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This recipe is listed in the "Middle Eastern" (Lebanese) and "Vegetarian" (Dips) sections of the YaleCooks recipe collection.

Google search: hummus (click on the three icons to see photos-videos and links to internet recipes)

"Moosewood Cookbook" Inspired Hummus:

First added: 2012-06-25; Last edited: 2012-12-21

Author: Stephen Chin-Bow (Yale College).  This recipe is dedicated to Carl Goins, a big man with a big heart.

Background: I will convert this recipe to also use weights, when I buy an accurate digital balance.

If I remember I will take photos the next time I make "hummus".

If you do know how hummus should taste you can find it on the menu of New Haven restaurants such as Mamoun's.

Hummus is great for parties, especially if you also make homemade bread.  I enjoy eating hummus in a sandwich with tomato/lettuce (which reminds me of a camping trip to Yosemite when a Yale friend and I were powered up Half Dome on humus sandwiches).  If you enjoy hummus you may also like baba ganouj (which is also very easy to make).

This version of hummus uses less tahini and less salt than the Moosewood recipe.  I also omit both the parsley and scallion (green onion).

The last time I made hummus using dried chickpeas (purchased in bulk) I forgot to weigh the beans before I soaked them (I promise to take better notes next time).  I estimate I started with about one pound of dried chickpeas.  After soaking, but before cooking, I had about 5 cups of drained chickpeas.  During the pressure cooking (see instructions) the chickpeas expanded slightly to approximately 6 cups (about 40 ounces) after draining.

Please let me know if you have suggestions for improving this recipe!

This recipe was prepared and shared during the first YaleCooks organizing meeting (2012-09-21) held in New Haven.

Essential Supplies & Ingredients:

an immersion blender or a food processor (a potato masher may work)
a pressure cooker (saves time) or a regular pot
a garlic press (if you do not have an immersion blender or a food processor)

chickpeas, garbanzo beans (about 1 pound, dried beans, or three 15 oz cans)

• 1 whole head garlic, peeled

• 1 - 2 tsp salt (start with 1 tsp and adjust to taste)

• juice & pulp from two lemons (remember to discard the seeds)

• 1/2 C tahini

olive oil (optional)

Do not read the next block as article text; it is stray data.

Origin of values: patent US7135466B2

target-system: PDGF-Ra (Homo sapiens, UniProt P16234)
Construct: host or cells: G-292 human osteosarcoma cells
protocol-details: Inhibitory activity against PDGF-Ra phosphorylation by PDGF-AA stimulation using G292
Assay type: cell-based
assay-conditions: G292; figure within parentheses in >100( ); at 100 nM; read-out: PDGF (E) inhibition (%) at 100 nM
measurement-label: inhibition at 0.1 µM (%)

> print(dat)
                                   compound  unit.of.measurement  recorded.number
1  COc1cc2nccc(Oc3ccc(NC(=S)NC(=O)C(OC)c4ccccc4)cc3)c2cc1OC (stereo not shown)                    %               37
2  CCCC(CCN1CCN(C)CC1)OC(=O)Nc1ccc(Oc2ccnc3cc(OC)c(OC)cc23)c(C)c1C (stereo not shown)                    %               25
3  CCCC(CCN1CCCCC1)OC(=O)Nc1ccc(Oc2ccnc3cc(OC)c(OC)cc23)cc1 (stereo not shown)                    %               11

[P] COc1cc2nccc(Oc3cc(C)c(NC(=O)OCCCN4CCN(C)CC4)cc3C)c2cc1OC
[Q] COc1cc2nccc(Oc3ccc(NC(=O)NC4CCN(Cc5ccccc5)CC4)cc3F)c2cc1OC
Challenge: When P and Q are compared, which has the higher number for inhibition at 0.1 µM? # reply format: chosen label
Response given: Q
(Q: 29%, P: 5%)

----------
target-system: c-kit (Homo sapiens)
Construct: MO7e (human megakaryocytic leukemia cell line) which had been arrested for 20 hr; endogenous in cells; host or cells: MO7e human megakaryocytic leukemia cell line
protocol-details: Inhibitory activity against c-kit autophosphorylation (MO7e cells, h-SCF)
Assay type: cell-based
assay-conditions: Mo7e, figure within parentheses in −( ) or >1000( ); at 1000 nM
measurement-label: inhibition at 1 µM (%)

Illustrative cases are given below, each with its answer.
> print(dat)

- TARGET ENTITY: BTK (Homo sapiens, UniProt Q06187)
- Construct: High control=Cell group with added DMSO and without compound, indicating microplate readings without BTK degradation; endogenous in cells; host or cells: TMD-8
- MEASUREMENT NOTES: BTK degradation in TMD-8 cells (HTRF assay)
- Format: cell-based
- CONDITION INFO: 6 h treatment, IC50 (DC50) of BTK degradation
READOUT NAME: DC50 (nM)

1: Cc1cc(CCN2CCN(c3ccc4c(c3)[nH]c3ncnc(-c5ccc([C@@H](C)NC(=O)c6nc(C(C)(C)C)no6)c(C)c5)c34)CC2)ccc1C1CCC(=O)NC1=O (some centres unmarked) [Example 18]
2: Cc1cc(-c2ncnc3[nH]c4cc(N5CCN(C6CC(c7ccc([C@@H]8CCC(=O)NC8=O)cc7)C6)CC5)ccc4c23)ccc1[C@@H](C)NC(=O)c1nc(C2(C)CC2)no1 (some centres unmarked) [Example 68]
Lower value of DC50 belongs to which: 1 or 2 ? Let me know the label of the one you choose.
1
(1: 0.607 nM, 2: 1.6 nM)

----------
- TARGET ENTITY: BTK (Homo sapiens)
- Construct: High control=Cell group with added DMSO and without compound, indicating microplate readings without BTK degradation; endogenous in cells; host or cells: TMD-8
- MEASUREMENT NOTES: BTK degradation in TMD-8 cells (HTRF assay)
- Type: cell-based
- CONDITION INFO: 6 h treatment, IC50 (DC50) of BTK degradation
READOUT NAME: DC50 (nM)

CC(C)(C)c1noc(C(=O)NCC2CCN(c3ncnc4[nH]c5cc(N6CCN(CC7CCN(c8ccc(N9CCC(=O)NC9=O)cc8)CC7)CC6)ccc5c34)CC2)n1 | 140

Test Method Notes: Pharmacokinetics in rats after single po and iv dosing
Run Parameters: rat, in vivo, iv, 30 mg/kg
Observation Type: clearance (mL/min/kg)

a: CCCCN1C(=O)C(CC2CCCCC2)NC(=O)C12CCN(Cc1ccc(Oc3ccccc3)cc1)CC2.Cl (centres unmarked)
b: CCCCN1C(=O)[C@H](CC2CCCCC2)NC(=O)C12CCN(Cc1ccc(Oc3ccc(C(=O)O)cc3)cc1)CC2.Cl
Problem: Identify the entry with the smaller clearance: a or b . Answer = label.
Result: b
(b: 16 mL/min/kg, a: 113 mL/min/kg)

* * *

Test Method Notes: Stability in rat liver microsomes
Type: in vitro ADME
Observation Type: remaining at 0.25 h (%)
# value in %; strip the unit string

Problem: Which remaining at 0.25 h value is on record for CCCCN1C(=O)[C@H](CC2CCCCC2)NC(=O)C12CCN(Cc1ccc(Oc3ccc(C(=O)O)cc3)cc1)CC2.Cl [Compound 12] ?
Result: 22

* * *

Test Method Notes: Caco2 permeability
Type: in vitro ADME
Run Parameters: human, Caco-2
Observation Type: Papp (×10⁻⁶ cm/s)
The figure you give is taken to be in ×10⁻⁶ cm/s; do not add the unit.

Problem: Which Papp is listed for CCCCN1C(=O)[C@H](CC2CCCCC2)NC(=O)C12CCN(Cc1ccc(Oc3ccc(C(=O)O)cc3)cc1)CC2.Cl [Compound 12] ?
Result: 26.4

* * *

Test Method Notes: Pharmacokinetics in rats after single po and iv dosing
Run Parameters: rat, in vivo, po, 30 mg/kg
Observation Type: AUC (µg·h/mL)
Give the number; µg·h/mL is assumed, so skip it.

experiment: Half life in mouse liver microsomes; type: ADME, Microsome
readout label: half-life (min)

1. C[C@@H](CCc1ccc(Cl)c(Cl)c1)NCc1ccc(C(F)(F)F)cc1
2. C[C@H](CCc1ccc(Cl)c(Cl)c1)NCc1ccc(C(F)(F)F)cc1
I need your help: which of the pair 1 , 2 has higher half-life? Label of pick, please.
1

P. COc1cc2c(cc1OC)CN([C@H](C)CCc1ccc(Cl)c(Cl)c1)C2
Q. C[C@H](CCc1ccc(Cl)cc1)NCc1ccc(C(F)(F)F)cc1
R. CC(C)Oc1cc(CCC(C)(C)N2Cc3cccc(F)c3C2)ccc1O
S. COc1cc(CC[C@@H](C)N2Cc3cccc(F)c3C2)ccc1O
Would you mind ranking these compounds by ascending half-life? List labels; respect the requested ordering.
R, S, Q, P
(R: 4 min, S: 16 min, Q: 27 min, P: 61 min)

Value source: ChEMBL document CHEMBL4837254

• liquid drained from the cooked chickpeas (from the canned chickpeas or after cooking; optional)
• 1 - 2 tsp red pepper flakes (optional)


Safety First: Understand your equipment.  Read the manuals.  I have used both Presto and Mantra pressure cookers.  Do not exceed the recommended volume of your pressure cooker, because the steam release valve may get clogged, resulting in a potentially dangerous situation.  Always unplug an immersion blender before you clean it.  Food processor blades are very sharp.

Preparing the Beans: Rinse the dried chickpeas (approximately 1 pound), discarding any stones.  At room temperature soak the beans in cold water for about an hour (the exact time is not crucial).  Change the water and soak overnight in cold water (I soak the beans in the refrigerator).  Drain the beans, rinse, and transfer to a pressure cooker using a measuring cup (to determine the volume of the chickpeas which expand after soaking).  Add roughly 150% percent the volume in water (eg. for 5 cups of soaked beans add about 7 cups of water).  Cover beans, but leave the pressure cooker value set to "purge."  Heat the beans over high heat until a steady amount of steam is visible.  Either flip the "purge valve" to the pressure "cook" position or place the "rocker weight" on the cover.  Cook the chickpeas for 20-25 minutes.  If you are cooking chickpeas using a regular pot simmer over medium heat for an hour before tasting (to determine if more time is needed).  Turn off the heat and allow the chickpeas to cool.  If you are in a rush use a colander and drain the hot chickpeas (remember to save the liquid; see below).

Preparing the Hummus: If you do not have an immersion blender or a food processor use a garlic press to crush the garlic (and set aside until needed).  This recipe assumes you have about 45 ounces (about 5-6 cups) cooked chickpeas (the first time you make hummus you will probably use canned chickpeas; 15 oz cans are common).  Drain the liquid from the chickpeas (save the liquid; it may be needed later).  Use the immersion blender (a food processor will probably work, but I have not tested this assumption) to puree the cooked chickpeas.  Add the garlic and continue pureeing until a smooth paste is achieved.  If you are using a food processor adding the lemon juice will probably make this easier.  If you are using a food processor with a plastic bowl I recommend making cleanup easier by transferring the mashed chickpeas to another container (I dislike washing oily/greasy plastic containers by hand).  Add remaining ingredients and using a spoon blend until smooth.  If you want a thinner consistency add some of the chickpea liquid (saved when draining the canned chickpeas or after cooking the chickpeas) or some olive oil (and mix until smooth).  Adjust seasoning if necessary.  Enjoy!

Suggested Variations: For a slightly different color or flavor try adding some softened (soaked) sun-dried tomatoes or even a fresh tomato when first pureeing the cooked chickpeas.

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